Growing up and attending school in Brooklyn, N.Y., I have seen violent acts occur between the students. But never have I ever witnessed anything like what happened to Darrion Albert in Chicago.
This young black man was an honor student who was beaten to death by some local gang members ranging from the ages of 16 to 19. According to police authorities, Albert was just a bystander.
The thought of someone having to suffer that much pain and did nothing to deserve it, hurts my heart to even think of. How could anyone have that much hate in his or her hearts to repeatedly beat another person to death and not even think twice about it.
One can only think that the young people who commit violent crimes grew up in a violent atmosphere, and probably have little self worth. Even though it was helpful to the police that someone videotaped the whole incident, I don’t understand how someone could stand around and watch something like that not even try to call for help.
Where were the police when this happened? Instead of getting money to support education and keep minors involved, money goes toward other things that have little impact on our nations current state. Healthcare and the state of the economy are at the top of Obamas’ list of concerns, but education and the welfare of our youth should be a priority.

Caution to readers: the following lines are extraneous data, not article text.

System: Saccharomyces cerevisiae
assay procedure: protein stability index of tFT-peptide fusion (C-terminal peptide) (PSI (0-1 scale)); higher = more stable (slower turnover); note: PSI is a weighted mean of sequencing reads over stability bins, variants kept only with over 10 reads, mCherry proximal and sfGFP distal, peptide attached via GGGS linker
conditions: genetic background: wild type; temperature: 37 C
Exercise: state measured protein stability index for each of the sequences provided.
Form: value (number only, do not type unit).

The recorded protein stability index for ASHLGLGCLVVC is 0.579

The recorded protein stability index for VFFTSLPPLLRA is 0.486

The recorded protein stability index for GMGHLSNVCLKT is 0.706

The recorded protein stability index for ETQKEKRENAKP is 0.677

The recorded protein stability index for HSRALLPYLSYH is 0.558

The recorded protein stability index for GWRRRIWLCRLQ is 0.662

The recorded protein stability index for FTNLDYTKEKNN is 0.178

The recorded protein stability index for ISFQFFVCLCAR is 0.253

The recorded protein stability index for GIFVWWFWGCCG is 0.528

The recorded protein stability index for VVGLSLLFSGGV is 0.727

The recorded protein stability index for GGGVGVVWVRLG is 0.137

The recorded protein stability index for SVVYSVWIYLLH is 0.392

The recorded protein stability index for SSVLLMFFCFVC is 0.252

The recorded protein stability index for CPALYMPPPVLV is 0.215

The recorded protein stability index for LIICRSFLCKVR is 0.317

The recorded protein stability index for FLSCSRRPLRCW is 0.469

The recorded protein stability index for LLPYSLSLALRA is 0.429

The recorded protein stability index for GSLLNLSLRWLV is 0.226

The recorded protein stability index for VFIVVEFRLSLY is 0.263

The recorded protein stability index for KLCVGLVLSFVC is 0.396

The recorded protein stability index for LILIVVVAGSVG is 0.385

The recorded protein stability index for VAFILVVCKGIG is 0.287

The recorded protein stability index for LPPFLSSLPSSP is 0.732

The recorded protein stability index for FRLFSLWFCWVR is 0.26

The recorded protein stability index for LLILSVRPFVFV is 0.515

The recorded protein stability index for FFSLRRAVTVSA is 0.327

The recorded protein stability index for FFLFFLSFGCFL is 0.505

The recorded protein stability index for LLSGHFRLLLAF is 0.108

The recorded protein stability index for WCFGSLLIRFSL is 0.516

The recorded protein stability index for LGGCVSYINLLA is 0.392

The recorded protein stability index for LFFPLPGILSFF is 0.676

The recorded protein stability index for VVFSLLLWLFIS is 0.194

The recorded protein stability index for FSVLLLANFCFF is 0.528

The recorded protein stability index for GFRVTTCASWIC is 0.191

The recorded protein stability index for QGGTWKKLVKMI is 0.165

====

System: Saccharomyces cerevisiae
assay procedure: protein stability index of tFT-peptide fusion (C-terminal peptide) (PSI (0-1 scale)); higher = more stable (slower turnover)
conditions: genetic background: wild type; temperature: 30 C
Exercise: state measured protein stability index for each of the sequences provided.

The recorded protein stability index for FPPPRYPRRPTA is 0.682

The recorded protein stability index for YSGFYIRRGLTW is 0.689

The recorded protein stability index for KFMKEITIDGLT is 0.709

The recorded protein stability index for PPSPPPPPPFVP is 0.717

Everywhere you look violence is running rampant, yet no drastic measures have been taken to ensure public-safety. High schools should keep their students busy with more after school activities since there seems to be a lack of positive role models for children to look up to. Where are the parents of these youngsters when they got involved in gang violence? The parents of those minors charged with this heinous act should be held accountable as well.
These young men need to be taken off the streets and locked up for life. They should pay for taking away a life that could have maybe one day changed all of ours. Sadly, no one knows what Albert could have grown up to be. Now we’ll never know since his life was taken so soon. The streets are not safe, so what do we do? Run and hide? Or act like nothing is wrong, and just wait for the next tragedy to happen.
Tineshia Sulker is a third-year Broadcast Journalism student from Brooklyn, N.Y. She can be reached at email@example.com